On the first Sunday of January this year I accompanied a friend who brought his son to the departure lounge of Knock Airport to board a plane bound for Manchester airport. I could not help but notice the number of young people who were boarding flights for London and Manchester. They were in their twenties or thirties. Young people are still being forced to leave the west to seek employment. In the past two and a half years 12,500 new jobs were created in Dublin, but only 150 were created in Connacht, Ulster and Clare. Last week 1,249 new jobs were announced, but there was no mention of any jobs for the west save for a few in Galway. Under this Government no jobs were created in Sligo or Mayo. That is unbelievable.

What about Leitrim?

If one were to visit a rail terminal or bus station in my constituency on a Sunday evening, one would see a large number of young people boarding buses and trains to return to school and work in Dublin. The Minister for Education recently sanctioned an inadequate amount of money for a library for Sligo regional technical college. The library facility was erected many years ago at a time when there were fewer students and a new library and administration block is needed urgently. I support the governing body of Sligo regional technical college in its campaign to achieve institute of technology status which is made stronger by the fact that 46 per cent of the students come from the west.

The Government is not doing enough for education in County Sligo. The county has an excellent third level home economics school in St Angela's College of Education but successive Governments have not recognised it. It is time the temporary lecturers working in that college for the past seven or eight years were made permanent.

The IDA policy has not been successful in achieving industrial development in the west. In 1995 the IDA announced a total of 57 major investment projects but few of the jobs went to County Sligo. Twelve per cent of the projected jobs went to the north-west region while 52 per cent of them went to the east. Twenty per cent of the population lives in the west and, therfore, 20 per cent of the projected jobs and not 12 per cent should be allocated to this region.

When Fianna Fáil was in Government under the leadership of Charles Haughey, Albert Reynolds and Ray MacSharry, many jobs were created in County Sligo. Shortly before Deputy Albert Reynolds left office he sanctioned the Masonite project, which has a staff of 500 people and is one of the best employers in County Leitrim. It was wonderful to see so many jobs being created in County Leitrim, where they are badly needed. Galway city and the east coast are overpopulated. If we diverted such jobs to Sligo town, the capital of the north-west, more young people would live there. There are few young people living in rural Ireland because they must leave to find jobs in overpopulated cities, such as Dublin and Galway. It is unfair that Sligo is not getting the number of jobs it deserves.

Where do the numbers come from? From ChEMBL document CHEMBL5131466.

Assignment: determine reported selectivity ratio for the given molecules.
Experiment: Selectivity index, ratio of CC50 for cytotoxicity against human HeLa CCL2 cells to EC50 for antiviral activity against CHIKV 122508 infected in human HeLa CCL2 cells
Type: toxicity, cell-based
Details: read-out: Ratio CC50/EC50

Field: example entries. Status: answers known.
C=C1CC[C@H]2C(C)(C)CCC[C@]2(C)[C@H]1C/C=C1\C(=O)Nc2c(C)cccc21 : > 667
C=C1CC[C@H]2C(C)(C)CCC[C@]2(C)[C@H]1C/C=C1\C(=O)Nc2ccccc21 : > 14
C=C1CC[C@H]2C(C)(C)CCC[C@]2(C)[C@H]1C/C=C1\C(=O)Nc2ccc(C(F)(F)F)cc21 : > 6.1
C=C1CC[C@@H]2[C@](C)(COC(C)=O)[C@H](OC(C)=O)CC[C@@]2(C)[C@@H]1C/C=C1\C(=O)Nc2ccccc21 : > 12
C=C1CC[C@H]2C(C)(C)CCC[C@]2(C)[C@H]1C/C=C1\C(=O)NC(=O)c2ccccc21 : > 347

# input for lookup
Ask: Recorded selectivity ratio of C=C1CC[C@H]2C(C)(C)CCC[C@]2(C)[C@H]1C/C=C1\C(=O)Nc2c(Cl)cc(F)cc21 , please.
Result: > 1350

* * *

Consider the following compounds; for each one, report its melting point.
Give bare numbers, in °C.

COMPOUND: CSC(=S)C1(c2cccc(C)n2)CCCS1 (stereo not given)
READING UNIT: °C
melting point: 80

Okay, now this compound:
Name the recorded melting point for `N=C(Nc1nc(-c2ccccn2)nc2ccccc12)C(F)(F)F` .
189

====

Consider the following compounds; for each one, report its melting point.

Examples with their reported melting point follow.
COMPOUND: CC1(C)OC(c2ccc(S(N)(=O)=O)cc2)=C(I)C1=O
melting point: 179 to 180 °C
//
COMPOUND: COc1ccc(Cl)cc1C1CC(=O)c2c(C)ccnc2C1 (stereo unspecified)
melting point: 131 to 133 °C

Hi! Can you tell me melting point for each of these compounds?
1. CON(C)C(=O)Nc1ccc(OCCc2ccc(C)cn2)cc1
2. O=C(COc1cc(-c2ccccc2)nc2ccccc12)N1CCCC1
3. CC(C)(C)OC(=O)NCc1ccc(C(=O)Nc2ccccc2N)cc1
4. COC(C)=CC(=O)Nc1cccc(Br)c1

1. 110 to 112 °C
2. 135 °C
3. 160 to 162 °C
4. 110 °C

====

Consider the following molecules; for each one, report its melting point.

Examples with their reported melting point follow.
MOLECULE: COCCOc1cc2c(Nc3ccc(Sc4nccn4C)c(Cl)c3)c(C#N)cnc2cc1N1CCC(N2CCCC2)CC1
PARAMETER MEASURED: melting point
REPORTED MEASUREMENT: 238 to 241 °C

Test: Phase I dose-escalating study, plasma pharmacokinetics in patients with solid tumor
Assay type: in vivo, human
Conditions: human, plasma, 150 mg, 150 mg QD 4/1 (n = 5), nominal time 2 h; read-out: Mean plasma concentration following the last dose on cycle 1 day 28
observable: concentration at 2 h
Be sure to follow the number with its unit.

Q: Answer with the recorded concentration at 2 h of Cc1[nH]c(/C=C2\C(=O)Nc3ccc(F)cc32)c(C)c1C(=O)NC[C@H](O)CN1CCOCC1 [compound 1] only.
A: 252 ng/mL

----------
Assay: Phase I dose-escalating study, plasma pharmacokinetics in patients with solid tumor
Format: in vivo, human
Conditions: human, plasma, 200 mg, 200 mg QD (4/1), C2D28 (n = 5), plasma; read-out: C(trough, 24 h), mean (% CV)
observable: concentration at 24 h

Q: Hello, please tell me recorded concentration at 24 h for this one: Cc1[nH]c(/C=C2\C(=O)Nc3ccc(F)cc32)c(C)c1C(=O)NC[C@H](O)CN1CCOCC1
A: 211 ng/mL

In earlier years, the efforts of Seán Lemass led to the establishment of many small industries which provided essential employment for families who otherwise would have had to emigrate. Nowadays, the western region is discriminated against in the allocation of regional development funding and Cohesion Funds. When the Tánaiste had an opportunity to distribute Structural Funds he gave Farranfore Airport £6.3 million but Sligo Regional Airport received only £250,000. The airport in County Kerry received over £6 million more than the Sligo airport. Was that fair? Why should one person, the Tánaiste, hijack all the money for an airport in County Kerry and forget about the other regional airports, such as Knock Airport which has been a great success and which makes a profit? When Knock Airport was being developed, a Minister from another party described Knock as "the foggy bog". That is not the case. It is a success story. What is needed is more employment in Knock which would be of great benefit to County Mayo, which borders my constituency.

The previous speaker mentioned the reclassification of Ireland in the EU in 1999. I hope the Government will not be in office at the turn of the century to negotiate the next allocation of Structural Funds because God help the west of Ireland if it is. Ireland holds Objective One status at present and the western region should maintain that status after 1999. If it does not and Ireland looses Structural Funding, everyone, not only the young, will leave the west. It is the subsidies that are keeping the towns and villages of the west alive at present. Objective One status is the most favourable classification possible and EU funds have enabled the Irish economy to grow significantly over recent years.

The introduction of national heritage areas has huge implications for farmers who are affected directly. In some cases farmers will be obliged to agree not to graze on to their land. The Minister for Arts, Culture and the Gaeltacht has done a considerable amount of damage to the mountainous areas affected and something should be done about that. It costs millions of pounds to pay the spin-doctors employed by Ministers of this Government. If that money was spent on industry in the west, it would make a great difference.

I will share my time with Deputy Bradford.

An Leas-Cheann Comhairle:

That is in order.